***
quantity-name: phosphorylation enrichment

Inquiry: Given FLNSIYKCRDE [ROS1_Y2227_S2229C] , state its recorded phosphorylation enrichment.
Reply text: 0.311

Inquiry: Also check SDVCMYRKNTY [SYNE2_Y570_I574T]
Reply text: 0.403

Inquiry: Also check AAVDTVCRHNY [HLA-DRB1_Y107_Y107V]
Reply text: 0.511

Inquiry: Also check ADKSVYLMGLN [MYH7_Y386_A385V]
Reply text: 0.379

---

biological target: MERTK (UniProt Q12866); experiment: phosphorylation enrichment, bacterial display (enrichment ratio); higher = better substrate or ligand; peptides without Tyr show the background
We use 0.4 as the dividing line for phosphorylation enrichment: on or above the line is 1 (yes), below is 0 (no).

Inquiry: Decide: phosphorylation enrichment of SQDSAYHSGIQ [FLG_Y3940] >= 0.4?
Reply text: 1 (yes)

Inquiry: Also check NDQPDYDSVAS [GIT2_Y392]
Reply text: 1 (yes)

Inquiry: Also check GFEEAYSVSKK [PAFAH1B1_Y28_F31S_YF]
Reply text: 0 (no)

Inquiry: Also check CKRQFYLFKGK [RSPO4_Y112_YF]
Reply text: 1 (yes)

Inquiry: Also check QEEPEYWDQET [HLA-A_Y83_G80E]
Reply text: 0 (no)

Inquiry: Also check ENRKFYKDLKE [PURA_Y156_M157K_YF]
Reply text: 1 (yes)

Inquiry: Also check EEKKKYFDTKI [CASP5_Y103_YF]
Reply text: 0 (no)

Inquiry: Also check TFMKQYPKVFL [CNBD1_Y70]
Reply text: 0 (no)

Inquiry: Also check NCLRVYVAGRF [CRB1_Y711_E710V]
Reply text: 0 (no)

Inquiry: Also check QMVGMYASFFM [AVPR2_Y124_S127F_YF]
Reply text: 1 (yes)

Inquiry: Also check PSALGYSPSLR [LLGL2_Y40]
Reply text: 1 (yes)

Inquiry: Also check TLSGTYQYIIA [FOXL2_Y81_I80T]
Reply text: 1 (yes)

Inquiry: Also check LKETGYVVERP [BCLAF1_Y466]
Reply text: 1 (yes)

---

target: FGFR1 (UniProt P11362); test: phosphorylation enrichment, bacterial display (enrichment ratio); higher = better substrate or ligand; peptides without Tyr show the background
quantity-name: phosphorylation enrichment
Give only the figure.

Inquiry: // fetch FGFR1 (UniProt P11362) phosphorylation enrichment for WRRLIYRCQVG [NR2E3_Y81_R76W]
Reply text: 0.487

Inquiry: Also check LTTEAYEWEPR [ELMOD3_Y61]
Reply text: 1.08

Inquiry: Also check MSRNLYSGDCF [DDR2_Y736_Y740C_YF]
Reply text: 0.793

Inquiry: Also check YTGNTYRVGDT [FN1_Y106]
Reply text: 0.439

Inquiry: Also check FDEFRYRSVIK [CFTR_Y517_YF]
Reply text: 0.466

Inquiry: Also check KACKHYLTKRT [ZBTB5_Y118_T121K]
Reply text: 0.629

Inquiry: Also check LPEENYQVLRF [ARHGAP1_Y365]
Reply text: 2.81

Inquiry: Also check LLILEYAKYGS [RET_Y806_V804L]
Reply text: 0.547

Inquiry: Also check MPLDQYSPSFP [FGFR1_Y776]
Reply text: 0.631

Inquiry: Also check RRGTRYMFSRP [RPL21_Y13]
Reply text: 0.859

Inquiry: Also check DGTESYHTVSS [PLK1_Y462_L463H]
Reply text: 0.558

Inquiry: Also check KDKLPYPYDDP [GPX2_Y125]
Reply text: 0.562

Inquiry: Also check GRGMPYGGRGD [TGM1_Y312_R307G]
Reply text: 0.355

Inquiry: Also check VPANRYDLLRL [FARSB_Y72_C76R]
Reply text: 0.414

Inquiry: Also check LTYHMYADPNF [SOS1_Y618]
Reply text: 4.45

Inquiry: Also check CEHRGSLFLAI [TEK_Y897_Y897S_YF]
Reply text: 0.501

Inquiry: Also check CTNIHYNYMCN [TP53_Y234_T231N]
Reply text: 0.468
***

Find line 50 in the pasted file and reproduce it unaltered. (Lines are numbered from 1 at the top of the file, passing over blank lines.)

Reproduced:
Reply text: 0.439